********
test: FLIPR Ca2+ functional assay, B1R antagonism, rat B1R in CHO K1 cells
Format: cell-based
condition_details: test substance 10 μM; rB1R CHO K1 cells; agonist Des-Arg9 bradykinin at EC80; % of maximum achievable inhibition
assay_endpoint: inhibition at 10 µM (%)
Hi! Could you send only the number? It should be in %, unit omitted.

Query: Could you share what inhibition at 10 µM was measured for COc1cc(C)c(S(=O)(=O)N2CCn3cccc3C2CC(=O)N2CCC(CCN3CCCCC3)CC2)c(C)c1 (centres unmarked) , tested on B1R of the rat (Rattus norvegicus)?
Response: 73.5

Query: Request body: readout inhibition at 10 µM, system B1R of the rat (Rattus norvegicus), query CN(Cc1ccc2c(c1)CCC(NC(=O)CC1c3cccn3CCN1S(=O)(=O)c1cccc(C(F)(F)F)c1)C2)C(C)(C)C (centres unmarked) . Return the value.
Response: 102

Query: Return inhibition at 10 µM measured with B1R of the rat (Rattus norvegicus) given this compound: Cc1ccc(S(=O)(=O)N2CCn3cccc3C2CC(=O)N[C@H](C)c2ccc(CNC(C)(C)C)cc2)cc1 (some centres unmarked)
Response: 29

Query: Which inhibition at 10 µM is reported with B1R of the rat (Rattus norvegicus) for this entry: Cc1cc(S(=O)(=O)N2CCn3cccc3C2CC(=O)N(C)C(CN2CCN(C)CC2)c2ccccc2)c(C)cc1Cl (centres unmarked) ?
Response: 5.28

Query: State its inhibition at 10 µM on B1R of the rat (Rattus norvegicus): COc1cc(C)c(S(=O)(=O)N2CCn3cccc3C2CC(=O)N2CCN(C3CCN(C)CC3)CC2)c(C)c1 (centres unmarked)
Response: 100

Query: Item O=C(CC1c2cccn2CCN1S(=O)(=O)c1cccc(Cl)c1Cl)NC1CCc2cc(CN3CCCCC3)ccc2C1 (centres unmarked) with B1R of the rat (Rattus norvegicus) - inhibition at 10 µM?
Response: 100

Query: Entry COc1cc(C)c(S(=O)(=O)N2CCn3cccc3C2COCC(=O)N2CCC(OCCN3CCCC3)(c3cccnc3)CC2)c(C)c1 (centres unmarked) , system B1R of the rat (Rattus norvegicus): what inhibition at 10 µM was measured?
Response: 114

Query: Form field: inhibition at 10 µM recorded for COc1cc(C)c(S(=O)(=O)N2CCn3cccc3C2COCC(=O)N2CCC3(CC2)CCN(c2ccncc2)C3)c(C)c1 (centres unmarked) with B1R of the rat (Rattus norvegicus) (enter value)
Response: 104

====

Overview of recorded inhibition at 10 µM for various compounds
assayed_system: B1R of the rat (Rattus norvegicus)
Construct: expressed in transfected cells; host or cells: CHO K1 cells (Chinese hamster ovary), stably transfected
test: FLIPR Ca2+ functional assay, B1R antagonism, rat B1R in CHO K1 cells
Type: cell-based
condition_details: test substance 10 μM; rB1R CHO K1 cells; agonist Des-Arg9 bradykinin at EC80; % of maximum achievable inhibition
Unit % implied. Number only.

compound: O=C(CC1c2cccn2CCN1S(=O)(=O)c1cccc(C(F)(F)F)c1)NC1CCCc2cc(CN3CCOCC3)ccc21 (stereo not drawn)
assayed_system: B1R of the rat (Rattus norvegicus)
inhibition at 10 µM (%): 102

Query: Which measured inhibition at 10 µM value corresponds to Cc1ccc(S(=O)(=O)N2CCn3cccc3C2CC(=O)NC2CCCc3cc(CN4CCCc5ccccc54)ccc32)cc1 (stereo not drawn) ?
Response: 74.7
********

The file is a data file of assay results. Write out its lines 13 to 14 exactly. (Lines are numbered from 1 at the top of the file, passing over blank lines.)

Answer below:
Response: 5.28

Query: State its inhibition at 10 µM on B1R of the rat (Rattus norvegicus): COc1cc(C)c(S(=O)(=O)N2CCn3cccc3C2CC(=O)N2CCN(C3CCN(C)CC3)CC2)c(C)c1 (centres unmarked)